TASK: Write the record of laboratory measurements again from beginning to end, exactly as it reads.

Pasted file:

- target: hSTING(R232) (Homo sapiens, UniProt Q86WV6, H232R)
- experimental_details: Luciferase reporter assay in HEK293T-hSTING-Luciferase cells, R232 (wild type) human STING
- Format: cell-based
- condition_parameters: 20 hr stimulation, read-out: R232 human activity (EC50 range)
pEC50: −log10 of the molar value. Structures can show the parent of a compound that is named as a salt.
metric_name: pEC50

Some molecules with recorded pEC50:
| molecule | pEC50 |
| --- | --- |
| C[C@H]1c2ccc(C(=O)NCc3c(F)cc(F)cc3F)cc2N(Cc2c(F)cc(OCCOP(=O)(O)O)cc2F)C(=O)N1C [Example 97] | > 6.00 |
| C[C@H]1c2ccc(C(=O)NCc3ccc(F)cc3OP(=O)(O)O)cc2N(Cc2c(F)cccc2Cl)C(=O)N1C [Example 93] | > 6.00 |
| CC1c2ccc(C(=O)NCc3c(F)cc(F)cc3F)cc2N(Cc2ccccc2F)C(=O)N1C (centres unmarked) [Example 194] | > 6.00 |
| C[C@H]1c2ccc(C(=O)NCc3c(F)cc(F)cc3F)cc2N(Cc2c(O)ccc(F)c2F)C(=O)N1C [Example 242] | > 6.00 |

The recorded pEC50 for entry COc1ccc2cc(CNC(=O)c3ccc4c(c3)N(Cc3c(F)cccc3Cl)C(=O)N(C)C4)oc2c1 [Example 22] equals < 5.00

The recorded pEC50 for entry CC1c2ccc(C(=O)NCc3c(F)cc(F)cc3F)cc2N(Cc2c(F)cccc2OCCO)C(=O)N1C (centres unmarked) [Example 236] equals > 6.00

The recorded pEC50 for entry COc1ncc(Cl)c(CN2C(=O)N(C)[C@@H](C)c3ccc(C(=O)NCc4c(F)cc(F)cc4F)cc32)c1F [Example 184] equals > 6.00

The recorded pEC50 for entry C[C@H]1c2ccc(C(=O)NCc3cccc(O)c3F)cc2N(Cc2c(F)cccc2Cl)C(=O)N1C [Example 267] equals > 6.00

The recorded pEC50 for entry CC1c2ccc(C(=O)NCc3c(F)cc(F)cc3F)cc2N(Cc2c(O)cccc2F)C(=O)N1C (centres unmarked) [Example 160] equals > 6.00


- target: hSTING(R232) (Homo sapiens, UniProt Q86WV6, H232R)
- experimental_details: Luciferase reporter assay in HEK293T-hSTING-Luciferase cells, R232 (wild type) human STING
- Format: cell-based
- condition_parameters: 20 hr stimulation, read-out: R232 human activity (EC50 range)
pEC50: −log10 of the molar value. Structures can show the parent of a compound that is named as a salt.
metric_name: pEC50

Some molecules with recorded pEC50:
| molecule | pEC50 |
| --- | --- |
| C[C@H]1c2ccc(C(=O)NCc3c(F)cc(F)cc3F)cc2N(Cc2c(F)cc(OCCOP(=O)(O)O)cc2F)C(=O)N1C [Example 97] | > 6.00 |
| C[C@H]1c2ccc(C(=O)NCc3ccc(F)cc3OP(=O)(O)O)cc2N(Cc2c(F)cccc2Cl)C(=O)N1C [Example 93] | > 6.00 |
| CC1c2ccc(C(=O)NCc3c(F)cc(F)cc3F)cc2N(Cc2ccccc2F)C(=O)N1C (centres unmarked) [Example 194] | > 6.00 |
| C[C@H]1c2ccc(C(=O)NCc3c(F)cc(F)cc3F)cc2N(Cc2c(O)ccc(F)c2F)C(=O)N1C [Example 242] | > 6.00 |

The recorded pEC50 for entry COc1ccc2cc(CNC(=O)c3ccc4c(c3)N(Cc3c(F)cccc3Cl)C(=O)N(C)C4)oc2c1 [Example 22] equals < 5.00

The recorded pEC50 for entry CC1c2ccc(C(=O)NCc3c(F)cc(F)cc3F)cc2N(Cc2c(F)cccc2OCCO)C(=O)N1C (centres unmarked) [Example 236] equals > 6.00

The recorded pEC50 for entry COc1ncc(Cl)c(CN2C(=O)N(C)[C@@H](C)c3ccc(C(=O)NCc4c(F)cc(F)cc4F)cc32)c1F [Example 184] equals > 6.00

The recorded pEC50 for entry C[C@H]1c2ccc(C(=O)NCc3cccc(O)c3F)cc2N(Cc2c(F)cccc2Cl)C(=O)N1C [Example 267] equals > 6.00

The recorded pEC50 for entry CC1c2ccc(C(=O)NCc3c(F)cc(F)cc3F)cc2N(Cc2c(O)cccc2F)C(=O)N1C (centres unmarked) [Example 160] equals > 6.00